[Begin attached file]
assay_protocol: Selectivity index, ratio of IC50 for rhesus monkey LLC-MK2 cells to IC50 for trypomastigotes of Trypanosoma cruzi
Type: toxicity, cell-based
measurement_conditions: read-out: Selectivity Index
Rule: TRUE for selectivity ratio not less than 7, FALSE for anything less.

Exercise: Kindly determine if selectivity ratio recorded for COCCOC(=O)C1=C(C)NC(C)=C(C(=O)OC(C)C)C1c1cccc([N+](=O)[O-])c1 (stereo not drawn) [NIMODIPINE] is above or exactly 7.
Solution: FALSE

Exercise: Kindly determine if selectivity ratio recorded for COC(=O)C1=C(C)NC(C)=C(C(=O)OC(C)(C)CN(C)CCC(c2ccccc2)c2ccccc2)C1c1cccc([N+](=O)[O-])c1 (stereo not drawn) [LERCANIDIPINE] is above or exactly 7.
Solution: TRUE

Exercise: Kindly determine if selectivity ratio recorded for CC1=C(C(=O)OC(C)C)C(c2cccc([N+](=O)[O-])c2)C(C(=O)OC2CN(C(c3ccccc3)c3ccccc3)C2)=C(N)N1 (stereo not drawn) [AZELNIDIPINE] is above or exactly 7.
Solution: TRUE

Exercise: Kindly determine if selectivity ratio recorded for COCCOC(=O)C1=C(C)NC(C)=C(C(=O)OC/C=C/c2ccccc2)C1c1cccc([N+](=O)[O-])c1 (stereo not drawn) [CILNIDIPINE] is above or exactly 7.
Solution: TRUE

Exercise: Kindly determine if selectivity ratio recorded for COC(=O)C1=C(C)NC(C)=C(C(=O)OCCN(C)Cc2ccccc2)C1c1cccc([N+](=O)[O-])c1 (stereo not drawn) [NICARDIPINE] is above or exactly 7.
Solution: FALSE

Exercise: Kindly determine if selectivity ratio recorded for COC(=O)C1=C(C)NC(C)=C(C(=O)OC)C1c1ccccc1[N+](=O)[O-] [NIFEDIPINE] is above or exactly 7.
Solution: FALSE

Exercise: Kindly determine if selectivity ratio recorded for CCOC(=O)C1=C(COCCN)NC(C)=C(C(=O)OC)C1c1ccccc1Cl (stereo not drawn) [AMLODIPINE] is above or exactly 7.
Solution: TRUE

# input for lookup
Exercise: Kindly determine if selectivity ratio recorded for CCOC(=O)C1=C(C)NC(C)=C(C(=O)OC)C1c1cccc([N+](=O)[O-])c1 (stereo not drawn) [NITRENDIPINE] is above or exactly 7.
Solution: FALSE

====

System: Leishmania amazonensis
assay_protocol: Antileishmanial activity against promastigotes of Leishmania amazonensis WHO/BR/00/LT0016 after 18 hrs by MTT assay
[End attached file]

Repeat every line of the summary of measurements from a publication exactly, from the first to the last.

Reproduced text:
assay_protocol: Selectivity index, ratio of IC50 for rhesus monkey LLC-MK2 cells to IC50 for trypomastigotes of Trypanosoma cruzi
Type: toxicity, cell-based
measurement_conditions: read-out: Selectivity Index
Rule: TRUE for selectivity ratio not less than 7, FALSE for anything less.

Exercise: Kindly determine if selectivity ratio recorded for COCCOC(=O)C1=C(C)NC(C)=C(C(=O)OC(C)C)C1c1cccc([N+](=O)[O-])c1 (stereo not drawn) [NIMODIPINE] is above or exactly 7.
Solution: FALSE

Exercise: Kindly determine if selectivity ratio recorded for COC(=O)C1=C(C)NC(C)=C(C(=O)OC(C)(C)CN(C)CCC(c2ccccc2)c2ccccc2)C1c1cccc([N+](=O)[O-])c1 (stereo not drawn) [LERCANIDIPINE] is above or exactly 7.
Solution: TRUE

Exercise: Kindly determine if selectivity ratio recorded for CC1=C(C(=O)OC(C)C)C(c2cccc([N+](=O)[O-])c2)C(C(=O)OC2CN(C(c3ccccc3)c3ccccc3)C2)=C(N)N1 (stereo not drawn) [AZELNIDIPINE] is above or exactly 7.
Solution: TRUE

Exercise: Kindly determine if selectivity ratio recorded for COCCOC(=O)C1=C(C)NC(C)=C(C(=O)OC/C=C/c2ccccc2)C1c1cccc([N+](=O)[O-])c1 (stereo not drawn) [CILNIDIPINE] is above or exactly 7.
Solution: TRUE

Exercise: Kindly determine if selectivity ratio recorded for COC(=O)C1=C(C)NC(C)=C(C(=O)OCCN(C)Cc2ccccc2)C1c1cccc([N+](=O)[O-])c1 (stereo not drawn) [NICARDIPINE] is above or exactly 7.
Solution: FALSE

Exercise: Kindly determine if selectivity ratio recorded for COC(=O)C1=C(C)NC(C)=C(C(=O)OC)C1c1ccccc1[N+](=O)[O-] [NIFEDIPINE] is above or exactly 7.
Solution: FALSE

Exercise: Kindly determine if selectivity ratio recorded for CCOC(=O)C1=C(COCCN)NC(C)=C(C(=O)OC)C1c1ccccc1Cl (stereo not drawn) [AMLODIPINE] is above or exactly 7.
Solution: TRUE

# input for lookup
Exercise: Kindly determine if selectivity ratio recorded for CCOC(=O)C1=C(C)NC(C)=C(C(=O)OC)C1c1cccc([N+](=O)[O-])c1 (stereo not drawn) [NITRENDIPINE] is above or exactly 7.
Solution: FALSE

====

System: Leishmania amazonensis
assay_protocol: Antileishmanial activity against promastigotes of Leishmania amazonensis WHO/BR/00/LT0016 after 18 hrs by MTT assay